Models and misdirection: infrastructure reform remains crucial for 5G
Policy reforms governing cell siting, access to rights-of-way and more are needed to simplify and speed up 5G deployment.
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By: Will Johnson
The race to 5G is on, and Verizon is intent on deploying the most advanced wireless networks in the world. A fundamental building block for the networks of tomorrow are small cells that will be deployed on light poles and other “street furniture” throughout cities. Gaining the ability to deploy small cells on a reasonable and timely basis is perhaps the biggest challenge facing providers. The longstanding approach to siting was designed to address the very different concerns of very large “macro” towers, and applying those time-consuming and expensive processes to hundreds or thousands of backpack-sized small cells distributed through a city just won’t work. As is well documented in the voluminous record of the FCC’s wireless infrastructure reform proceeding, it takes too long, costs too much, and gives outsized leverage to the localities that control the rights-of-way and have gatekeeping control to much of the infrastructure. The existing process impedes the roll out of services that customers want and imperils our country’s ability to remain in the lead internationally with the transition to 5G.
Thankfully, the FCC has recognized this challenge, and is well underway in considering much-needed reforms to encourage small cell deployment. Likewise, many other jurisdictions – including approximately 20 states and some cities – have already acted and put in place measures that facilitate the deployment of wireless infrastructure. These reform efforts are vital and must continue.
As reform efforts proceed, of course, Verizon and other providers have not had the luxury of waiting for a fully-reformed nationwide regime, and instead have been actively negotiating with cities around the country as they seek to deploy the small cells that they’ll need to roll out the next generation of wireless. This is a matter of competitive necessity for a provider racing to be the first to 5G. Unfortunately, some critics of reform have pointed to particular arrangements that Verizon or other providers have reached with certain localities – most recently, San Jose – and declared that there’s no problem or that reform efforts should slow down. Some have gone so far as to declare that particular deals are a “model” that should be replicated around the country. These suggestions are off base and would threaten both the speed and the ultimate reach of 5G deployment.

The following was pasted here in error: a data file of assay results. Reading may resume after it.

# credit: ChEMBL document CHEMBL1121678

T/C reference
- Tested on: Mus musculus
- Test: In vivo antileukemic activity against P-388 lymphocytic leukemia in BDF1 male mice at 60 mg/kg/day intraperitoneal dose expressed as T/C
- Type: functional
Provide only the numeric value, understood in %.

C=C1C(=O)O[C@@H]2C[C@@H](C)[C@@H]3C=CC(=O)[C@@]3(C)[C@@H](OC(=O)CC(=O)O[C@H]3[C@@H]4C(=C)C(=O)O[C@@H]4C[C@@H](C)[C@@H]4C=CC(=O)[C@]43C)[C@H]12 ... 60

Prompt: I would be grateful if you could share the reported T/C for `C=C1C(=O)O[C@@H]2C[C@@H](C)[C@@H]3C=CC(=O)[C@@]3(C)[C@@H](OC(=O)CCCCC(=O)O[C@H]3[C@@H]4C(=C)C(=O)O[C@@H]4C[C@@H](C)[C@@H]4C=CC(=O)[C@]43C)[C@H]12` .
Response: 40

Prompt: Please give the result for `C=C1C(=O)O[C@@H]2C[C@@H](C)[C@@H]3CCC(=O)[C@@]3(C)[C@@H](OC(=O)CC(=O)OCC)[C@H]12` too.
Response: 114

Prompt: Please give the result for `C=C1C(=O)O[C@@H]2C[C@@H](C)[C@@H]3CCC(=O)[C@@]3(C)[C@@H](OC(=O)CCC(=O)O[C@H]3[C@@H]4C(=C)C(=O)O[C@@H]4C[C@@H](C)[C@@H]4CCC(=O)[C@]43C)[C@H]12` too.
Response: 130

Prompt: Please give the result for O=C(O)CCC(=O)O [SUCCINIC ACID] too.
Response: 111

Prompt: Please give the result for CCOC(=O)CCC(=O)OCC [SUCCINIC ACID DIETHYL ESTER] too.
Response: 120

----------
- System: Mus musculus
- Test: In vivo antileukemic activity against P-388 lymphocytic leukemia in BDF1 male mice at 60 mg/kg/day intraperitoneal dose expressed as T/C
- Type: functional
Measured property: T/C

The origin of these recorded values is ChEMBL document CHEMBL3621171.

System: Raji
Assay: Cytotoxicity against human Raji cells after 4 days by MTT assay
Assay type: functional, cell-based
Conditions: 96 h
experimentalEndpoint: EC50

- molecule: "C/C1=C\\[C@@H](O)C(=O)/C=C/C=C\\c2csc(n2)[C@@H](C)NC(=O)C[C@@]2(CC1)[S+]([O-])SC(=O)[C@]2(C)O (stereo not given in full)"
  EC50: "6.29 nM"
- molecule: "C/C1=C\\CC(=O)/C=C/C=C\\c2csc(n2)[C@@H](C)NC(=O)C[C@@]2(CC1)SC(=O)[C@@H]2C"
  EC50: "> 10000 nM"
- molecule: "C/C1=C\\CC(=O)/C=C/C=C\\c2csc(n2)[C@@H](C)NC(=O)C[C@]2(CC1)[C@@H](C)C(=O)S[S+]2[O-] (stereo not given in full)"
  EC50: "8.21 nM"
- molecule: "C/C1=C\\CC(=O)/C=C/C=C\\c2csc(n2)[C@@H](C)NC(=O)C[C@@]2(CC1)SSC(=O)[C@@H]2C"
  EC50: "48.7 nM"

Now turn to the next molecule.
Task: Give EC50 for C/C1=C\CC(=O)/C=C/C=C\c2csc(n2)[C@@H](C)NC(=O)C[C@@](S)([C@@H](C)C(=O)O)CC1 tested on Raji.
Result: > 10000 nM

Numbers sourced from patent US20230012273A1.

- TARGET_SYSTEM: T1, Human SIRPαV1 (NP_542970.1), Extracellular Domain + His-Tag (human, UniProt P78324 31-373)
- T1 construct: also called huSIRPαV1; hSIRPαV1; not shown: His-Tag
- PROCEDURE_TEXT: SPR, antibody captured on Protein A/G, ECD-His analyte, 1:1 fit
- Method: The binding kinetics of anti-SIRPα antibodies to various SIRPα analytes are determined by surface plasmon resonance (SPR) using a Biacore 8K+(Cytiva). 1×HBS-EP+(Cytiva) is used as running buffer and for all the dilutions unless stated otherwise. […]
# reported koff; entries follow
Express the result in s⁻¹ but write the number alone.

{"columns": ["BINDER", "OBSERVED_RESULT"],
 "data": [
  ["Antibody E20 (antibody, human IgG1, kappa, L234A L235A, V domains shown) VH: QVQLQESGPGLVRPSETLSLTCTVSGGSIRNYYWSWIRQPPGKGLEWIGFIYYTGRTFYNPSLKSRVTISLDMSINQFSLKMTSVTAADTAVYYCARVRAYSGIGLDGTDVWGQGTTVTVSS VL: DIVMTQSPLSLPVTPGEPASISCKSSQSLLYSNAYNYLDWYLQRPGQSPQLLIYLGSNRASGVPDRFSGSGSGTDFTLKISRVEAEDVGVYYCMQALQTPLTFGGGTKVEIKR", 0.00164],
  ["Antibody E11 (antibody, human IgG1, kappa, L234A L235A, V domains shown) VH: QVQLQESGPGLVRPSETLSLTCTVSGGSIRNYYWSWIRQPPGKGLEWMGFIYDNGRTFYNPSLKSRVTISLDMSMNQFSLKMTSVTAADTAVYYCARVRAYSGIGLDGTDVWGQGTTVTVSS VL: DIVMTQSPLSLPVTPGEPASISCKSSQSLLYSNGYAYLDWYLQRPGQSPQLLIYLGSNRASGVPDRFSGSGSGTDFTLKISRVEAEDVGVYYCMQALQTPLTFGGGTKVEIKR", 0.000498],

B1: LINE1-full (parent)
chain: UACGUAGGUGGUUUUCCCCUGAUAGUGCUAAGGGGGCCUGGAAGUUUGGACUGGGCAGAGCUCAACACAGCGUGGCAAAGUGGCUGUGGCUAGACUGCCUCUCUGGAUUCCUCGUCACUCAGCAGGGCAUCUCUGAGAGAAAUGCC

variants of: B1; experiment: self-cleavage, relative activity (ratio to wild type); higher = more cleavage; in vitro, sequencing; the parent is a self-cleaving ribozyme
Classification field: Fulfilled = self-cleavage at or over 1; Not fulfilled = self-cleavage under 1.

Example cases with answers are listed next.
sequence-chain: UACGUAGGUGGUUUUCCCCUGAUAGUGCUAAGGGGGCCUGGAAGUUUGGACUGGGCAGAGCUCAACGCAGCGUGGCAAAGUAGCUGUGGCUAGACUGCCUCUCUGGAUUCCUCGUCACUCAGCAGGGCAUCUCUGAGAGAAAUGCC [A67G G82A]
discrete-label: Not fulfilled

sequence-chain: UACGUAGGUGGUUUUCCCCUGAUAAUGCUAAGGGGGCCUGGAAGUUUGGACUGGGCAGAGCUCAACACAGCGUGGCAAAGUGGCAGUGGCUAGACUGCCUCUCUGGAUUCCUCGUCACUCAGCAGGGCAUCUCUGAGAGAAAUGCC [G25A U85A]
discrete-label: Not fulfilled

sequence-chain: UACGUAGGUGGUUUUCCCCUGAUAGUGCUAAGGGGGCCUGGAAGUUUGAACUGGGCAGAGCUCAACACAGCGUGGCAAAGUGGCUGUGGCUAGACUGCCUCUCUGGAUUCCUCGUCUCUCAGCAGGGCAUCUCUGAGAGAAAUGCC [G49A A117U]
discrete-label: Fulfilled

While Verizon is pleased to have reached a path forward with San Jose and a few other cities, the process for getting there was not quick or easy – for Verizon or for the cities – and confirms that reform is still essential. The costs associated with some of these arrangements also are high, far exceeding the costs incurred by cities, and it would be a mistake to assume that they would be economical in many other locations. And it would also be a mistake to take such an arrangement – negotiated by a locality with significant leverage and particular unrelated needs and challenges – and treat it as a model nationwide. Indeed, these arrangements leverage private sector investment, not public dollars, and the practical reality is that capital budgets are limited, and expense budgets have to be managed. So higher costs to deploy in one city mean less network infrastructure deployment in others. Embracing the highest cost deals as models also would directly undercut the important national goal of ensuring quick deployment of 5G to as many Americans as possible.
We embrace the promise of 5G technology for our country’s future. As we work through the difficult infrastructure challenges to make 5G a reality, we will continue to work collaboratively and in good faith at all levels of government to promote reasonable processes that ensure timely and cost-effective deployment as widely as possible. Our wireless future depends on it.
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